What do you need to let go of?

I just finished reading Into Thin Air, the account of the tragedy on Mt. Everest in 1996. It is both appalling and riveting to read. I clearly saw how the obsession with summit fever can end in disaster and death. It would be easy to be judgmental here, that those climbers should have known better. But as I kept reading, something arresting kept prickling at me. Instead of criticism, I felt a bizarre kinship with the climbers.

The shared feeling of obsession came providentially. I was reading it as I spent a week in CO with my family for vacation. We got a cabin near the Rocky Mountain National Park and were all immediately smitten with the raw beauty. But with a week ahead to enjoy together, my mind instead went elsewhere. It went to my obsession.

I have loved hiking and backpacking for a long time. The spell of nature that mesmerized me in my adolescence has grown into powerful undertow that I feel compelled to submit to. And so the love became an obsession. Here’s how it worked on our vacation.

The day we arrived at the park, I began to pull out maps and drool over the trails and the possible adventures that awaited. But with thousands of acres of wilderness before us, that wasn’t enough. I found myself in an outdoor store the next day pulling out books on other wilderness areas in CO and looking for more trails. What am I doing? What am I searching for? I felt the gnawing split between my obsession and my beloved family.

I came back to our cabin, confused and fidgety. I needed clarity about this desperately. It came the next morning when I awoke to this Scripture: “Ask for the ancient paths, ask where the good way is and walk in it, and you will find rest for your souls” (Jer. 6:16). I sensed the Father telling me, Let it go.

In that moment, it felt like death letting my obsession go (as it always does), but I did it anyway, as best I knew how. And the needed rest for my soul came soon after. So did the fun. The rest of the week in CO turned out to be one gift after another from the Father to our family, from moose and elk close-ups to incredible alpine scenery.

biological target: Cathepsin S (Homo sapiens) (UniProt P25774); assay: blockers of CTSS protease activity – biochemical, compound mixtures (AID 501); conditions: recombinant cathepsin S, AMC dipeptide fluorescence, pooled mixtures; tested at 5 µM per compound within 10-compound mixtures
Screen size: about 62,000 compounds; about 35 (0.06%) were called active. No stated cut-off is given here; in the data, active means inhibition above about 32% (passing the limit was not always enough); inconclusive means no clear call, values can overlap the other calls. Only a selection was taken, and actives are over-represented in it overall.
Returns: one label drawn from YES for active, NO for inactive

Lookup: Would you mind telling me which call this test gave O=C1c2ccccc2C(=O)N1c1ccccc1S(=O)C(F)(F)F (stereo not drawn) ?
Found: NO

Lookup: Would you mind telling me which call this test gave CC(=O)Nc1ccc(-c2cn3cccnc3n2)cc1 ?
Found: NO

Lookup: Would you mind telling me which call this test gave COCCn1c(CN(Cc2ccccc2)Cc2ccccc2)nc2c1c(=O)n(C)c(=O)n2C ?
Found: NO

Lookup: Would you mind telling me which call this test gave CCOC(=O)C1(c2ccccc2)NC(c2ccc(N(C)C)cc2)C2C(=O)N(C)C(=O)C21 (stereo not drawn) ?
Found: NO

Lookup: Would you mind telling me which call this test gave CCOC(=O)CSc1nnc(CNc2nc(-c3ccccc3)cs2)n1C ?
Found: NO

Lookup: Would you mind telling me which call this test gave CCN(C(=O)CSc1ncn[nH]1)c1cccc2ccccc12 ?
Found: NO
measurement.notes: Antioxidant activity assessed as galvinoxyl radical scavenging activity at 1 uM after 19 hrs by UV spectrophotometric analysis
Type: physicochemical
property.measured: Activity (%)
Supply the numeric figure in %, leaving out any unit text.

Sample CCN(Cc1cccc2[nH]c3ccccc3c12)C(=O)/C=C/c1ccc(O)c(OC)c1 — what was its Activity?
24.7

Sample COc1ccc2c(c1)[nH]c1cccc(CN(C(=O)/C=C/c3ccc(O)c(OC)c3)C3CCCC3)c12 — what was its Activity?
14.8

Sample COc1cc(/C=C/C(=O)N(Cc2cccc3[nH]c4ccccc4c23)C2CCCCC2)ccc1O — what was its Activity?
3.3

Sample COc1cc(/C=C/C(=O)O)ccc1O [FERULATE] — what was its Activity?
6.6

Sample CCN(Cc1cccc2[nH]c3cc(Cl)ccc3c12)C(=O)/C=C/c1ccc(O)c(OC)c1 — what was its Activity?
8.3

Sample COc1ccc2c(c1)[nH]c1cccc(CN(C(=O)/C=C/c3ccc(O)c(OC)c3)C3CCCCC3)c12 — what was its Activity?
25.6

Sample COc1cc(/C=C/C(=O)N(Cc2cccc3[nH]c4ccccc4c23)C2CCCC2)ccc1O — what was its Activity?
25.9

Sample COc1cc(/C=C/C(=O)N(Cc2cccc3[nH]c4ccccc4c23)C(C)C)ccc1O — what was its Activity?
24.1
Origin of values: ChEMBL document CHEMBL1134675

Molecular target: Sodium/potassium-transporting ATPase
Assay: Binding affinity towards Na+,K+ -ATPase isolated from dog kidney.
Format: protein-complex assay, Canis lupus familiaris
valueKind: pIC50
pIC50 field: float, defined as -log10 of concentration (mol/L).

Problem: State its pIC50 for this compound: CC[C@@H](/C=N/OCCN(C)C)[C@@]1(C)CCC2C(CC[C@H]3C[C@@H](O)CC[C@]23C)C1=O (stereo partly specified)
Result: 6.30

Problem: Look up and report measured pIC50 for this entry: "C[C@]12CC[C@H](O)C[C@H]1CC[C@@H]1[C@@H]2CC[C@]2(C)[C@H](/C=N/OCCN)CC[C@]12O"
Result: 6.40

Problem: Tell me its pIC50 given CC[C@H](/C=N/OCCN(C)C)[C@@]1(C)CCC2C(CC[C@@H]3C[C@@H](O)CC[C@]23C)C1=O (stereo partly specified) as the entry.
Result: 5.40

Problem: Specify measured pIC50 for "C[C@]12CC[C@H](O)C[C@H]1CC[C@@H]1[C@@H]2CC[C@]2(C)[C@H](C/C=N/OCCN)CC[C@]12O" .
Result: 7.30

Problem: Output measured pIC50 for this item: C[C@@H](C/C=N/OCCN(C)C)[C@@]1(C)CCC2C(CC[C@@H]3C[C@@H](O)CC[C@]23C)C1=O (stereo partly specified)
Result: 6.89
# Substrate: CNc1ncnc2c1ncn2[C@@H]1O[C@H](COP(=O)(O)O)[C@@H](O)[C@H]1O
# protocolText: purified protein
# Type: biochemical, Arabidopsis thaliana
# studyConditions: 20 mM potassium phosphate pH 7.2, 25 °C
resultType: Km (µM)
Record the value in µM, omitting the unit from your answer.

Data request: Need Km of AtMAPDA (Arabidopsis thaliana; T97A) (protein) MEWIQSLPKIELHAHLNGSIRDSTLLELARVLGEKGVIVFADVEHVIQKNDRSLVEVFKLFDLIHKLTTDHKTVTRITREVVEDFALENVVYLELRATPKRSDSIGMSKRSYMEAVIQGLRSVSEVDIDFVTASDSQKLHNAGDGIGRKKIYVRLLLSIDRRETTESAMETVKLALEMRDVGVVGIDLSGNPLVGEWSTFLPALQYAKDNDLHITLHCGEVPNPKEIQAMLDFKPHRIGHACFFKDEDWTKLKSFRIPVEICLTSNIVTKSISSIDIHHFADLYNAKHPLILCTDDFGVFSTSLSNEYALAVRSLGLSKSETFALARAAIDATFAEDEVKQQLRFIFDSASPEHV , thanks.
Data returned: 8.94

I have learned that letting go is often how we keep following Him. What about you? What do you need to let go of?

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About Coach D

I have been a teacher and a coach for many years. My real name is Bill Delvaux, but my students call me Coach D, hence the user name. This blog is about the journey into the unknown I am walking and the landmarks I am navigating along the way. The destination: becoming who I really am as a man. I invite you to join me by reading along every Monday and Thursday.
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2 Responses to What do you need to let go of?

  1. Bill,I have a few years on you.I have lived longer dealing w “letting go”.I just finished a profound
    chapter in ” my upmost…” by O Chambers.I am really coming to believe that our ENTIRE life in
    Christ is not a goal/end point but our own process of “letting go”.Everything must go (our sinful
    obsessions but our laudable obsessions eg working out,eating perfect food,family -yes infatuation
    with those sweet children,spirituality,witnessing).Chambers teaches that until you look from your
    perch in the boat or on the mountain and are ONLY obsessed by Jesus,you have too much in your life! Something to dwell on in our wealthy American culture where being ‘busy’ or caught up with ‘things’ or ‘politics’ or ‘patriotism’ are held in high regard…………by other Americans!

    • Coach D says:

      Rick,
      You are so right. This is the wisdom of years that you express! We have to keep letting go in order to keep following Jesus. And the letting go involves both bad and good things. For me, the biggest breakthrough has been allowing the Father to guide me and coach me personally in all that I need to let go of, through the experiences of life and through the truth of the Scriptures. Someone once wrote a book about Jesus called The Magnificent Obsession. That’s where the journey always takes us.

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